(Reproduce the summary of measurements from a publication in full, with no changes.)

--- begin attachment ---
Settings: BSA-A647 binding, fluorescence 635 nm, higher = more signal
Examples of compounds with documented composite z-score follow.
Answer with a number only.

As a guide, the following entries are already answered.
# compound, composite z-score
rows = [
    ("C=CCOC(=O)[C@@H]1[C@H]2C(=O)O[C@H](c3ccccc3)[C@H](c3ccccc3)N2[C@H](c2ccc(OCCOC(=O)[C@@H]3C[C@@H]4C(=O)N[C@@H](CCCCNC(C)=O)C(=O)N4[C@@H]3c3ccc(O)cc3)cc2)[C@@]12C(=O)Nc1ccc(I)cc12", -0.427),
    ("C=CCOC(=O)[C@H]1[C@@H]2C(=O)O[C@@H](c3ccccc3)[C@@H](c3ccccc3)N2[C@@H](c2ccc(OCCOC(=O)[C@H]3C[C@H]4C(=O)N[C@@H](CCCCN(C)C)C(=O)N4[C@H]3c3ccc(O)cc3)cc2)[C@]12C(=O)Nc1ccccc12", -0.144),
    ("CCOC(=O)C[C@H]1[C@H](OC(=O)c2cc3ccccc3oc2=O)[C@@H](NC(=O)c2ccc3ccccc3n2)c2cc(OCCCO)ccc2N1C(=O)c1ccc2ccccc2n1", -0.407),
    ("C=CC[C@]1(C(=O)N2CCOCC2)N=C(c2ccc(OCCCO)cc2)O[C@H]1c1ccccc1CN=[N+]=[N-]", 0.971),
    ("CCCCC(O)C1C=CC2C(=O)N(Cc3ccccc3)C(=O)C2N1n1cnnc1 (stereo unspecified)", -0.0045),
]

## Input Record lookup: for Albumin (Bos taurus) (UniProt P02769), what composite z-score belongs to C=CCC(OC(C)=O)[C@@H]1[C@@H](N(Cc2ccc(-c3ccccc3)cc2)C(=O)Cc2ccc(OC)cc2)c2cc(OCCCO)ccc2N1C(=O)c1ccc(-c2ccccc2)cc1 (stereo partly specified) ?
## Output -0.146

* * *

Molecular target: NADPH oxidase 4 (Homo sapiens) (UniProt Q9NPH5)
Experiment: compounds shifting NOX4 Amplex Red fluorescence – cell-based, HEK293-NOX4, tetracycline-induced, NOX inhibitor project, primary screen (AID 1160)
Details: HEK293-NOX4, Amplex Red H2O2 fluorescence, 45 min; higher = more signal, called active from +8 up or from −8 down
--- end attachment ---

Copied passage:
Settings: BSA-A647 binding, fluorescence 635 nm, higher = more signal
Examples of compounds with documented composite z-score follow.
Answer with a number only.

As a guide, the following entries are already answered.
# compound, composite z-score
rows = [
    ("C=CCOC(=O)[C@@H]1[C@H]2C(=O)O[C@H](c3ccccc3)[C@H](c3ccccc3)N2[C@H](c2ccc(OCCOC(=O)[C@@H]3C[C@@H]4C(=O)N[C@@H](CCCCNC(C)=O)C(=O)N4[C@@H]3c3ccc(O)cc3)cc2)[C@@]12C(=O)Nc1ccc(I)cc12", -0.427),
    ("C=CCOC(=O)[C@H]1[C@@H]2C(=O)O[C@@H](c3ccccc3)[C@@H](c3ccccc3)N2[C@@H](c2ccc(OCCOC(=O)[C@H]3C[C@H]4C(=O)N[C@@H](CCCCN(C)C)C(=O)N4[C@H]3c3ccc(O)cc3)cc2)[C@]12C(=O)Nc1ccccc12", -0.144),
    ("CCOC(=O)C[C@H]1[C@H](OC(=O)c2cc3ccccc3oc2=O)[C@@H](NC(=O)c2ccc3ccccc3n2)c2cc(OCCCO)ccc2N1C(=O)c1ccc2ccccc2n1", -0.407),
    ("C=CC[C@]1(C(=O)N2CCOCC2)N=C(c2ccc(OCCCO)cc2)O[C@H]1c1ccccc1CN=[N+]=[N-]", 0.971),
    ("CCCCC(O)C1C=CC2C(=O)N(Cc3ccccc3)C(=O)C2N1n1cnnc1 (stereo unspecified)", -0.0045),
]

## Input Record lookup: for Albumin (Bos taurus) (UniProt P02769), what composite z-score belongs to C=CCC(OC(C)=O)[C@@H]1[C@@H](N(Cc2ccc(-c3ccccc3)cc2)C(=O)Cc2ccc(OC)cc2)c2cc(OCCCO)ccc2N1C(=O)c1ccc(-c2ccccc2)cc1 (stereo partly specified) ?
## Output -0.146

* * *

Molecular target: NADPH oxidase 4 (Homo sapiens) (UniProt Q9NPH5)
Experiment: compounds shifting NOX4 Amplex Red fluorescence – cell-based, HEK293-NOX4, tetracycline-induced, NOX inhibitor project, primary screen (AID 1160)
Details: HEK293-NOX4, Amplex Red H2O2 fluorescence, 45 min; higher = more signal, called active from +8 up or from −8 down